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The Daily Wildcat

The Daily Wildcat

 

Newsflash: Government happens. Every. Single. Day.

Mere hours after the health care legislation passed in the House of Representatives late Sunday, Representative Gabrielle Giffords’ office was vandalized. Though no local conservative groups are claiming that the act, which left several windows broken, is anything more than coincidental, the shattering of the window on that particular night seems less than arbitrary.

The splintering cracks in Giffords’ office windows only mirror the splintering of political allegiances and abandonment of decency in the wake of the controversial legislation’s passage. The antics of right-of-center political pundits have gone from ridiculous to downright puerile. They have called names, threatened to leave the country, and called for physical harm. People are watching actually watching C-SPAN. The trending topics on Twitter have switched from being about autotuned-chipmunk-sounding popstars with suspiciously shiny hair to being about important issues of policy.

Despite what the conservative talking heads may be spouting at the top of their lungs, these are not signs of the apocalypse. This is what it looks like when people pay attention to their government. Given that this is not an election event, the level of interest in the passage of the health care bill was at a level unlike any other in recent memory.

Yes, this is historic legislation, with a hefty price tag and a long history of negotiations leading to the bill’s passage Tuesday morning. The event did deserve the attention it received from people whose usual idea of health care reform is watching “”The Biggest Loser.”” But why is this the only event in Washington that garners any attention from Americans who are not already interested in Congressional politics?

Violence is never the best method to hold one’s officials accountable. If the parties responsible for the vandalism on Representative Giffords’ office were unhappy with the way she was doing her job, they should have started paying attention to what was going on in healthcare legislation long before the bill reached the House. Some may claim Giffords was not representing all of her constituents when she voted for the bill. However, given that she represents a district of Tucson, an area that is generally socially liberal, Giffords was probably representing the majority. She was doing her job — representing the general desire of the people who voted for her on national issues.

If the rock-throwers do not like how Giffords is representing them, the better course of action will be to vote against her when she runs for reelection in November. Critics of the bill should also put down the rocks and pick up the newspapers. Large-scale healthcare reform should come as no surprise to anyone with a television or Internet connection, as it was a major part of President Obama’s campaign.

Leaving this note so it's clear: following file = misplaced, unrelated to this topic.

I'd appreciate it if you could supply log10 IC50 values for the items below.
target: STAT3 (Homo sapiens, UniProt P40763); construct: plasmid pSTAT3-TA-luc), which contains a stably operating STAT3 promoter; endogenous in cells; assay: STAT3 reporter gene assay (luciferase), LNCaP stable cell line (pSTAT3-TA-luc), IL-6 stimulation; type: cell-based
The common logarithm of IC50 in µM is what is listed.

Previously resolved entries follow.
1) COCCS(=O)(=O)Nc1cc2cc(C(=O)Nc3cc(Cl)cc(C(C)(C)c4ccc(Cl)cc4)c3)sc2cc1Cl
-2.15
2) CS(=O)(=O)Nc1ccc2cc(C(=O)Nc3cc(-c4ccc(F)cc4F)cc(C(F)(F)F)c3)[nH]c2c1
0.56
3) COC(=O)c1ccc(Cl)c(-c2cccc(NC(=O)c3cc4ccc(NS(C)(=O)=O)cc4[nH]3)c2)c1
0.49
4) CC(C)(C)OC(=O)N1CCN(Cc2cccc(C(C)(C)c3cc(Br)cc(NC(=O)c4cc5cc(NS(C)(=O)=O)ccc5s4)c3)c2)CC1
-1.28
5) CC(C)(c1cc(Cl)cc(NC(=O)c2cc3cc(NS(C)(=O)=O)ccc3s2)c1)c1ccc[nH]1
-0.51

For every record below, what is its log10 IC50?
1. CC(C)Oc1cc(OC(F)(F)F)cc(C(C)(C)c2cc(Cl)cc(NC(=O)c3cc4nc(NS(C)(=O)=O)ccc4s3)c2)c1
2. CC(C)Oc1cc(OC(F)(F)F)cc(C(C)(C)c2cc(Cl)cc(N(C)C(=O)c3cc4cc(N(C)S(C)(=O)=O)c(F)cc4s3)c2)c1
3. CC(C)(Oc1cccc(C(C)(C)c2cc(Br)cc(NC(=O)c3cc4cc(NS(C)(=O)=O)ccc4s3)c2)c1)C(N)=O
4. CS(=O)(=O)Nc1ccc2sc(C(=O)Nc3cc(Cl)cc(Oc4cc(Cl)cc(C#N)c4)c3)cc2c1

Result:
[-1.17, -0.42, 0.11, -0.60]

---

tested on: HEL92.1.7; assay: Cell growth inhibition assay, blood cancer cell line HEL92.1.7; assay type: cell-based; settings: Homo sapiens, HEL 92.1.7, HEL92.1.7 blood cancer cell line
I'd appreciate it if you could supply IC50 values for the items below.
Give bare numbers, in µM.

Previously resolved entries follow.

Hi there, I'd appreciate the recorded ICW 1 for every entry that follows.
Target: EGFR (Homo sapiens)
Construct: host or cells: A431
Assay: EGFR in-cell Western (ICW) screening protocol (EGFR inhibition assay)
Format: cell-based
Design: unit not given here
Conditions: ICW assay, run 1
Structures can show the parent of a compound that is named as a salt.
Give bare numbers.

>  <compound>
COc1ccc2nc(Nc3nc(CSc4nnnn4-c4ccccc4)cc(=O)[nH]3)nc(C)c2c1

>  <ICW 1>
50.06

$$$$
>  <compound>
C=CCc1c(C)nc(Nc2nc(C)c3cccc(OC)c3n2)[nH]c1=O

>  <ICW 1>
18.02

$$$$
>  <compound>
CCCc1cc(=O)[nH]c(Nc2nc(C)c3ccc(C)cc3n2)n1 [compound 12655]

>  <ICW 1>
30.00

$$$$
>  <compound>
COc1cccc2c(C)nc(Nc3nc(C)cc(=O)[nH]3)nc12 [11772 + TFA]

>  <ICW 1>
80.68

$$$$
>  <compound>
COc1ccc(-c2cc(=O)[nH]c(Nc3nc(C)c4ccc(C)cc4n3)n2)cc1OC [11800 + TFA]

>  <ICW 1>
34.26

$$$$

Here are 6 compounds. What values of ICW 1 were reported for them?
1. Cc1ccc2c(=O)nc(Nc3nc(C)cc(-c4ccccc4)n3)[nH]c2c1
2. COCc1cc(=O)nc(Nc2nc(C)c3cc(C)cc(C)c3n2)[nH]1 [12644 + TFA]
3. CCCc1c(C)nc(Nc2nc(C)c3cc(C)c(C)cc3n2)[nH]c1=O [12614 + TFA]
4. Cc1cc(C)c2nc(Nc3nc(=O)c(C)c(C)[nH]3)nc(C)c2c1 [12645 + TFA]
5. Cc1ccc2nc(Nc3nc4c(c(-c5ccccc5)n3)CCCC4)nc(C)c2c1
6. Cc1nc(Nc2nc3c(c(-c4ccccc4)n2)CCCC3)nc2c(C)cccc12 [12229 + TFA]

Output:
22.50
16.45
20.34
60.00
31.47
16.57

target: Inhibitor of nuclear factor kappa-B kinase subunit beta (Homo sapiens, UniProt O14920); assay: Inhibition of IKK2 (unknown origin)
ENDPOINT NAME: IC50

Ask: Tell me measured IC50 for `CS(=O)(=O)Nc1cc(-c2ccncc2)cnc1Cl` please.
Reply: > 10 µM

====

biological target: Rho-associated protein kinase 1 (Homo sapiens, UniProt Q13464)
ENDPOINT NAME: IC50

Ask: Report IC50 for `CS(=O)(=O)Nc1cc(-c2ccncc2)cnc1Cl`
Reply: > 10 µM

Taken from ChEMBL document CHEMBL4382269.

It is easy, in modern media, to only watch channels or frequent news outlets that pander to the stance one already holds. The conservatives watch Fox News, and the liberals watch CNN.  The danger here is that the conservatives seem to have been surprised by the passage of the healthcare bill. Had they taken a chance between buying flag pins and yelling about guns to pay attention to what Democrats in Congress were doing, they might have had the chance to see this coming and, one might hope, react to this passage a bit more gracefully.

These same awestruck conservatives are constantly throwing about the phrase “”what America wants,”” usually in conjunction with the assertion that healthcare is not what America wants. But ours is not a system governed by name-calling and rock-throwing. The American people elected Obama, by a much more generous margin than they afforded Mr. Bush when he first claimed to be “”what America wanted.””  Obama has been talking about dramatic health care reform for several years, and yet voters chose him. Voters also chose representatives who have supported health care reform, including local Representative Gabriel Giffords.

Those surprised by the passage of this legislation and those who are just now figuring out that Obama does more than look classy on a poster should remember that governance is happening every day. Those old guys in Washington who wear ridiculously yellow ties and look suspiciously like Admiral Akbar are busy representing voters every day, not just when the price tags are big, the press is enthusiastic, or the legislation is “”a trap!”” Even when Congress is not in session, local governments are operating, campaigns are being organized, and individual citizens are making more effective contributions to government than rocks through windows.

— Anna Swenson is a sophomore majoring in English who firmly believes that the pen is mightier than the rock. She can be reached at letters@wildcat.arizona.edu.

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